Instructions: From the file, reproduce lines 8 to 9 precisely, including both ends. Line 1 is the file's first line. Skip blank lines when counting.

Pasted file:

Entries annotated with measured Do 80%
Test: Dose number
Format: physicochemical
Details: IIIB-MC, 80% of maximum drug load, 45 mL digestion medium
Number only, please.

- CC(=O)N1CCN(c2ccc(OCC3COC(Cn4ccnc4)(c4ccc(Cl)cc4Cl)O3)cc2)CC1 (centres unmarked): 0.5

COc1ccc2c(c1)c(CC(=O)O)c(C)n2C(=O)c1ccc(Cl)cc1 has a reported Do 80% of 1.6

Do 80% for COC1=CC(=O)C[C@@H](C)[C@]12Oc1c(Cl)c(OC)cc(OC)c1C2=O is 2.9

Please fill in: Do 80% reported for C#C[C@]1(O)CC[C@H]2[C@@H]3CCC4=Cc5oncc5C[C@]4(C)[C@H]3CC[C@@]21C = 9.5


Do 80% for COC1=CC(=O)C[C@@H](C)[C@]12Oc1c(Cl)c(OC)cc(OC)c1C2=O is 2.9

Please fill in: Do 80% reported for C#C[C@]1(O)CC[C@H]2[C@@H]3CCC4=Cc5oncc5C[C@]4(C)[C@H]3CC[C@@]21C = 9.5